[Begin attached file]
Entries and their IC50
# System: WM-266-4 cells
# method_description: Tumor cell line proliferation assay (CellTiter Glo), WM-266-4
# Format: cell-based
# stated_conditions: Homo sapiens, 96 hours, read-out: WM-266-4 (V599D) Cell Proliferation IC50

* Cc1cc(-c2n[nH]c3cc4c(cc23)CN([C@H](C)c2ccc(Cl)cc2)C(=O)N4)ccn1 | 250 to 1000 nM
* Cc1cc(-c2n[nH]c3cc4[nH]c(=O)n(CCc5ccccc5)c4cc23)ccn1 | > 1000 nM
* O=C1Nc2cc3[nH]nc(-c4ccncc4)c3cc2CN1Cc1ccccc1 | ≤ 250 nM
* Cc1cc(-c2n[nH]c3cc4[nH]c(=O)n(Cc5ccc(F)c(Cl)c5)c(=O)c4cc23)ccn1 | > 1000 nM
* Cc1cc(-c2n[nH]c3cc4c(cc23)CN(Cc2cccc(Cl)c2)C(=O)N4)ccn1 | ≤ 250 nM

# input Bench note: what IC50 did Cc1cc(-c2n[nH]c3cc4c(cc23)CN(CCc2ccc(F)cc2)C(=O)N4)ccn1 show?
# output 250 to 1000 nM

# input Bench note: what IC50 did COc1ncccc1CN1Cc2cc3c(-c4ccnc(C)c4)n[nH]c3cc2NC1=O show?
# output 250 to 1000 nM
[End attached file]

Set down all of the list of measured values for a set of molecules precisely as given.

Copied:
Entries and their IC50
# System: WM-266-4 cells
# method_description: Tumor cell line proliferation assay (CellTiter Glo), WM-266-4
# Format: cell-based
# stated_conditions: Homo sapiens, 96 hours, read-out: WM-266-4 (V599D) Cell Proliferation IC50

* Cc1cc(-c2n[nH]c3cc4c(cc23)CN([C@H](C)c2ccc(Cl)cc2)C(=O)N4)ccn1 | 250 to 1000 nM
* Cc1cc(-c2n[nH]c3cc4[nH]c(=O)n(CCc5ccccc5)c4cc23)ccn1 | > 1000 nM
* O=C1Nc2cc3[nH]nc(-c4ccncc4)c3cc2CN1Cc1ccccc1 | ≤ 250 nM
* Cc1cc(-c2n[nH]c3cc4[nH]c(=O)n(Cc5ccc(F)c(Cl)c5)c(=O)c4cc23)ccn1 | > 1000 nM
* Cc1cc(-c2n[nH]c3cc4c(cc23)CN(Cc2cccc(Cl)c2)C(=O)N4)ccn1 | ≤ 250 nM

# input Bench note: what IC50 did Cc1cc(-c2n[nH]c3cc4c(cc23)CN(CCc2ccc(F)cc2)C(=O)N4)ccn1 show?
# output 250 to 1000 nM

# input Bench note: what IC50 did COc1ncccc1CN1Cc2cc3c(-c4ccnc(C)c4)n[nH]c3cc2NC1=O show?
# output 250 to 1000 nM